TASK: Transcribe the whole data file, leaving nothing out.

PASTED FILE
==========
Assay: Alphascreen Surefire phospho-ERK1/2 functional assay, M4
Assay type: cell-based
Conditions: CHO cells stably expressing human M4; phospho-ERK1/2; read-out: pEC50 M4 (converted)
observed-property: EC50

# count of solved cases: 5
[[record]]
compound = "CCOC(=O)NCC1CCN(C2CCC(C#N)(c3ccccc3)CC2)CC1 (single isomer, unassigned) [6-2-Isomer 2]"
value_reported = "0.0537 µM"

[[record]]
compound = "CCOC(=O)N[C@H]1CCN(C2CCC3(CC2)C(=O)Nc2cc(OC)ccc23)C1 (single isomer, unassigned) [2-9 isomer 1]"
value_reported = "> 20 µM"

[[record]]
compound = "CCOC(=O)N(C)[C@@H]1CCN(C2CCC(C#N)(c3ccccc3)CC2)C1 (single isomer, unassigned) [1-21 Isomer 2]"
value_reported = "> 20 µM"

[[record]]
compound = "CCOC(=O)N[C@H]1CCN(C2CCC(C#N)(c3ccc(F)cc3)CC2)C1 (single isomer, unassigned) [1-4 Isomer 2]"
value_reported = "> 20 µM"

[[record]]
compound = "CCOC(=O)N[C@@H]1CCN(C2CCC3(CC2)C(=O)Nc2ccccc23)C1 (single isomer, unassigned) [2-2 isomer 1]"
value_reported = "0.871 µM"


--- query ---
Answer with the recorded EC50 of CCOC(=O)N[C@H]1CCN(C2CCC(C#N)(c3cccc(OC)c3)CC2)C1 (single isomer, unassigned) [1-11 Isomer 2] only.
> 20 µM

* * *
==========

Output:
Assay: Alphascreen Surefire phospho-ERK1/2 functional assay, M4
Assay type: cell-based
Conditions: CHO cells stably expressing human M4; phospho-ERK1/2; read-out: pEC50 M4 (converted)
observed-property: EC50

# count of solved cases: 5
[[record]]
compound = "CCOC(=O)NCC1CCN(C2CCC(C#N)(c3ccccc3)CC2)CC1 (single isomer, unassigned) [6-2-Isomer 2]"
value_reported = "0.0537 µM"

[[record]]
compound = "CCOC(=O)N[C@H]1CCN(C2CCC3(CC2)C(=O)Nc2cc(OC)ccc23)C1 (single isomer, unassigned) [2-9 isomer 1]"
value_reported = "> 20 µM"

[[record]]
compound = "CCOC(=O)N(C)[C@@H]1CCN(C2CCC(C#N)(c3ccccc3)CC2)C1 (single isomer, unassigned) [1-21 Isomer 2]"
value_reported = "> 20 µM"

[[record]]
compound = "CCOC(=O)N[C@H]1CCN(C2CCC(C#N)(c3ccc(F)cc3)CC2)C1 (single isomer, unassigned) [1-4 Isomer 2]"
value_reported = "> 20 µM"

[[record]]
compound = "CCOC(=O)N[C@@H]1CCN(C2CCC3(CC2)C(=O)Nc2ccccc23)C1 (single isomer, unassigned) [2-2 isomer 1]"
value_reported = "0.871 µM"


--- query ---
Answer with the recorded EC50 of CCOC(=O)N[C@H]1CCN(C2CCC(C#N)(c3cccc(OC)c3)CC2)C1 (single isomer, unassigned) [1-11 Isomer 2] only.
> 20 µM

* * *